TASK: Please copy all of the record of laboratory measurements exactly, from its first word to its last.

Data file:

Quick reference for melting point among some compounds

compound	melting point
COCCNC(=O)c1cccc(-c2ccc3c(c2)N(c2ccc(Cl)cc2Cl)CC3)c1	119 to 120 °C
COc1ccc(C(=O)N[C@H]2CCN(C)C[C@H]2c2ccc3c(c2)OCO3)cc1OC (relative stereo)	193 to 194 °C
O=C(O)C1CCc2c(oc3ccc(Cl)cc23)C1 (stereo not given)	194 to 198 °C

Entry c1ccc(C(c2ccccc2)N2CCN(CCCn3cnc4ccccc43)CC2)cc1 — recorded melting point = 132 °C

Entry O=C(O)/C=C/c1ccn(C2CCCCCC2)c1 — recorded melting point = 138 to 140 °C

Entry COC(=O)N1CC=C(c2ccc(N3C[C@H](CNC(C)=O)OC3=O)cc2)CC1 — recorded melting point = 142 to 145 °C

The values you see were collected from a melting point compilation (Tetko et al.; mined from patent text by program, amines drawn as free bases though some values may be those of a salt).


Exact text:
Quick reference for melting point among some compounds

compound	melting point
COCCNC(=O)c1cccc(-c2ccc3c(c2)N(c2ccc(Cl)cc2Cl)CC3)c1	119 to 120 °C
COc1ccc(C(=O)N[C@H]2CCN(C)C[C@H]2c2ccc3c(c2)OCO3)cc1OC (relative stereo)	193 to 194 °C
O=C(O)C1CCc2c(oc3ccc(Cl)cc23)C1 (stereo not given)	194 to 198 °C

Entry c1ccc(C(c2ccccc2)N2CCN(CCCn3cnc4ccccc43)CC2)cc1 — recorded melting point = 132 °C

Entry O=C(O)/C=C/c1ccn(C2CCCCCC2)c1 — recorded melting point = 138 to 140 °C

Entry COC(=O)N1CC=C(c2ccc(N3C[C@H](CNC(C)=O)OC3=O)cc2)CC1 — recorded melting point = 142 to 145 °C

The values you see were collected from a melting point compilation (Tetko et al.; mined from patent text by program, amines drawn as free bases though some values may be those of a salt).